Christmas can be an exciting time for everyone. Many pet owners like to include their pets in the festivities by buying them presents and feeding them their own Christmas dinner. However, Christmas can also bring some challenges for many pet owners.
Being wary of the danger of Christmas decorations and stress that many visitors could cause your pet are key to ensure everyone enjoys the festive period without any stress.
As a pet owner you are best placed to keep an eye on your pet and know if there are any changes in their behaviour or health during this time. To make sure Christmas goes without a hitch for you and your pet, there are positive things you can do to ensure everyone enjoys the festivities safely:
Keep wires from the Christmas tree lights away from your pet to prevent them from being chewed.
Vacuum regularly to reduce the risk of your pet swallowing any pine needles from the Christmas tree and prevent them from getting stuck in your dog or cat’s paws.
Although it may be tempting to treat them, don’t give your dog chocolate as it contains theobromine, which is poisonous to dogs. If you have sweet treats like chocolate decorations hanging on the tree, be sure to keep them out of reach of your dog, as they will be able to sniff them out.
Don’t feed your pet rich turkey dinners like we enjoy over Christmas. High fat, festive foods could irritate your pet’s digestive system and can make your pet poorly. Certain foods that are used at this time of year are poisonous to dogs, such as raisins, used for making Christmas cake. Keep these out of reach from your dog to prevent a festive trip to the vets.
Don’t feed your pet turkey or chicken bones, even though it might be tempting as a treat. They can splinter and get stuck in their throat and cause injury.
Holly, mistletoe and poinsettia plants are poisonous to dogs and cats. Try to limit the amount of these around the house at Christmas.
This can be dangerous to your pet if swallowed. Keep it out of reach on the tree or around your home. If swallowed it can wrap around the base of their tongue or cause choking, vomiting and intestinal obstruction.
Be sure to clear away left over wrapping paper, ribbon and bows that can easily be chewed or swallowed by your pet.
Consider using non-toxic and unbreakable decorations incase your pet does manage to get their hands on them. If broken, they could get stuck in their paws, or even be swallowed.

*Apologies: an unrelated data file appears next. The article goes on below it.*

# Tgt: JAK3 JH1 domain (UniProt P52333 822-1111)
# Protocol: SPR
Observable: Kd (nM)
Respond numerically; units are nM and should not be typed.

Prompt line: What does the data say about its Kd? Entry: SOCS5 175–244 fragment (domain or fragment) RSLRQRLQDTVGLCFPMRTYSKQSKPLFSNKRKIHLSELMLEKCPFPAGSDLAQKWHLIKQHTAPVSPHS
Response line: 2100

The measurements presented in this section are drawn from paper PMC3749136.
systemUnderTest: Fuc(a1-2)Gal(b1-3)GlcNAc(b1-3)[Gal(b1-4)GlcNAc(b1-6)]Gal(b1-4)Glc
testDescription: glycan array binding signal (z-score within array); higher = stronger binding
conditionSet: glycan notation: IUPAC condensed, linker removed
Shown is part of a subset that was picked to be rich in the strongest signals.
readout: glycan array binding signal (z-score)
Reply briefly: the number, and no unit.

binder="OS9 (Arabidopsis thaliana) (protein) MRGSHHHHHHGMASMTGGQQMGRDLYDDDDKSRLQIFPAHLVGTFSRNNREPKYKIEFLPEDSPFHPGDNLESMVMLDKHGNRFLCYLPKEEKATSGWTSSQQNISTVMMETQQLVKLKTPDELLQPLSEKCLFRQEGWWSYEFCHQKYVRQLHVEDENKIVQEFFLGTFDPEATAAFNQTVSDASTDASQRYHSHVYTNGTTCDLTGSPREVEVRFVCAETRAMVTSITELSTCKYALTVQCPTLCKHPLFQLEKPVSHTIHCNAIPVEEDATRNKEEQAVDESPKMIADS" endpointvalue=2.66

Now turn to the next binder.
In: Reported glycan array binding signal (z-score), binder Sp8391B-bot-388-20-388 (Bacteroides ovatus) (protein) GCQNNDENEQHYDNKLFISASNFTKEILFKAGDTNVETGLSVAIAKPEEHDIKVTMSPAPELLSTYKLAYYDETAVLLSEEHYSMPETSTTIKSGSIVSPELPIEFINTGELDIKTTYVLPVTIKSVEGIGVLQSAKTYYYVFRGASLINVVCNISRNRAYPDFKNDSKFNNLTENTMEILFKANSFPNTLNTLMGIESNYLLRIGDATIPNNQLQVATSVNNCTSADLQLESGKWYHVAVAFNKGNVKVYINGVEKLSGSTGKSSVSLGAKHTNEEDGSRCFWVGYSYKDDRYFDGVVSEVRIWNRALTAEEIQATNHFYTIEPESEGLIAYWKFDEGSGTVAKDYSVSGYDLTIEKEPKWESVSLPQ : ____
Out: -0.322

Don’t leave any small children’s toys lying around. If swallowed by your pet it could cause serious injury.
Keep your pet’s usual routine to prevent any stress during this busy period. Make sure they are fed and walked at the same times. Disturbed routines can cause anxiety in pets.
If you have guests visiting over Christmas, reduce stress for your pet by creating a safe zone for them to retreat to. Make sure they have a comfy bed with plenty of fresh water and toys to keep them occupied.
Keep doors closed
Make sure visitors are aware of your pets and don’t leave doors or windows open to prevent your pet escaping. In case they do escape, make sure your pet is microchipped or has clear identification on their collar.
If you are visiting relatives over Christmas and have to leave your pet home alone, be sure to leave them with enough toys to keep them occupied, warm comfy bedding and fresh water. Take them for a walk before you leave to ensure they have had plenty of exercise, as well as making sure they have had a toilet break. If they get anxious on their own, leave the TV or radio on to drown out external noise. Read our top tips for if you have to leave your pet alone.
If you are travelling with your pet over Christmas, on holiday or to a relatives be sure to plan in advance to reduce any stress for your pet. Get them used to the car beforehand to prevent any anxiety whilst travelling. To help the journey go smoothly, follow our top tips for travelling with your pet.
If you are going on holiday over Christmas, don’t leave your pet home alone. Make sure you have a friend to look after them or they are booked into a kennel or cattery.
These are a common occurrence during New Year. These can cause stress in pets, so prepare in advance if you know your cat or dog gets anxious with loud noises.
New pets at Christmas
Although it’s tempting to buy a new pet for Christmas, you have to be aware of the commitment and hard work that comes with a new puppy or kitten. It’s important to remember that pet’s are not just for Christmas. If you do get a new pet, check out our top tips for looking after a new puppy and kitten.
During the Christmas period, the weather can be colder so make sure your pet keeps warm. Use warm bedding in the house and coats for dogs can also be used during walks. Be sure to keep up exercise routines with your dog, although the weather might not be as nice and cold, it’s still important to ensure your dog gets some exercise – even if it’s a shorter walk.
If you are concerned about your pet’s health consult your vet who will be able to advise on the best solution for their health needs. nutravet has a number of products which could help over the Christmas period, including nutracalm, nutrabio and nutraquin+.